Open Thread for Friday, September 29, 2017

Gerrymandering goes before SCOTUS next week...

Gerrymandering goes before SCOTUS next week…

Slow news day, but let’s see what we can find:

  1. U.S. to Pull Embassy Staff in Cuba After Mysterious Attacks — This is one of the weirdest items out there, and it’s been percolating in the background for awhile. What have the Cubans — if it’s them — been doing?
  2. The U.S. Is Beating Back ISIS, So What Comes Next? — Trump left the generals alone, and they’re finishing the job started under Obama. But now what? Just leave everybody standing in the rubble, and expect that another ISIS won’t arise? And what about that Kurdish independence vote earlier in the week?
  3. Gerrymandering, a Tradition as Old as the Republic, Faces a Reckoning — OK, we can’t read this because it’s behind the WSJ paywall. But I post this as a reminder that next Tuesday, the issue goes before the Supreme Court. Reforming reapportionment, if we can find a way to do it, remains THE thing that would do more to improve politics in this country than anything else.
  4. ‘I’m going to work until I die’: The new reality of old age in America — I don’t even think I’ll read this. Stuff like this is so depressing…
  5. Miss these guys yet? You betcha. — This is a column by Jennifer Rubin. It starts: “They looked relaxed, comfortable in their own skin and happy to be in each other’s’ company. They looked normal. The sight of former presidents Barack Obama, George W. Bush and Bill Clinton at the Presidents Cup golf tournament made one downright nostalgic — and a little sheepish about not appreciating them more when they were in office, even the ones we passionately disagreed with.”


10 thoughts on “Open Thread for Friday, September 29, 2017

  1. bud

    They looked normal.

    George W. Bush will never, ever look normal. He was a lying travesty of a president. A joke. A charlatan. A miserable excuse for a human being. Ok maybe he does have some basic humanity that Trump lacks. But seriously this nauseating man was just an awful, awful president. Even so I’m glad to see two very fine presidents accept him into the club. That’s how America should be.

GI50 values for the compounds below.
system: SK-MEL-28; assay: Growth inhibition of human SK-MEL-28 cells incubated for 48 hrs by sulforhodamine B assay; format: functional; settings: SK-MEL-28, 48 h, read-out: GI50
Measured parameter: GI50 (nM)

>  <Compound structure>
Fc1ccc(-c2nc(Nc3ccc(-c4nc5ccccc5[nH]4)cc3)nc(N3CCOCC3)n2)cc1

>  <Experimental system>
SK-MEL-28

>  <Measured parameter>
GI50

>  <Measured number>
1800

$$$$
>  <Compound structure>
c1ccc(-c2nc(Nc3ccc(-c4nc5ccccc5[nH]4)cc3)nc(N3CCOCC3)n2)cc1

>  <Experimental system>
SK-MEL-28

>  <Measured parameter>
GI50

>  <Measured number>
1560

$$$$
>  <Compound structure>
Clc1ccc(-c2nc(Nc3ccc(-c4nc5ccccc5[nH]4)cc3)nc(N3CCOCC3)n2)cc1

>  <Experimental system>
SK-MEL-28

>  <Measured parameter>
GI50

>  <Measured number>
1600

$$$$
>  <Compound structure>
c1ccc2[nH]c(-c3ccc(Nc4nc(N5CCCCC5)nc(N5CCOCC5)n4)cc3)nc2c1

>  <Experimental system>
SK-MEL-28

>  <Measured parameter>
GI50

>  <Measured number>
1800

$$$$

1. Brad Warthen Post author

        In fact, he was SO normal, I think a lot of people had a problem with that. He came across as such an ol’ regular fella that you might play golf or have a beer with…

  2. bud

    Here’s a late breaking big story. Tom Price is out at HHS. This just shows how ridiculously partisan the Republican congress is. Price had a pretty damning history of using his congressional position for financial gain from his stock holdings. That was worse than the plane stuff yet apparently not bad enough for the Republiklan Party.

  3. Dave Crockett

    Re: 4.) I know I took some criticism from this group a while back when I shared that I’d taken my state retirement after more than 29 years of service because I was ONLY 58 years old at the time.

    I still make no apologies for that, as I more than fulfilled the terms of my contract with the state when I was hired in 1982 by Clemson University. Also, I voluntarily did NOT enter the TERI program, as I had issues with how the program had evolved into a substantial giveaway of retirement system dollars without much benefit to the employing agencies in far to many cases. That decision alone cost me close to $100,000. So be it.

    My point is that I retired because I was done. I was mentally and physically exhausted from both my state job AND the major campus programs I’d put years of energy into (the Staff Senate and the fledgling Staff Development Program). But I did not want to work until I dropped.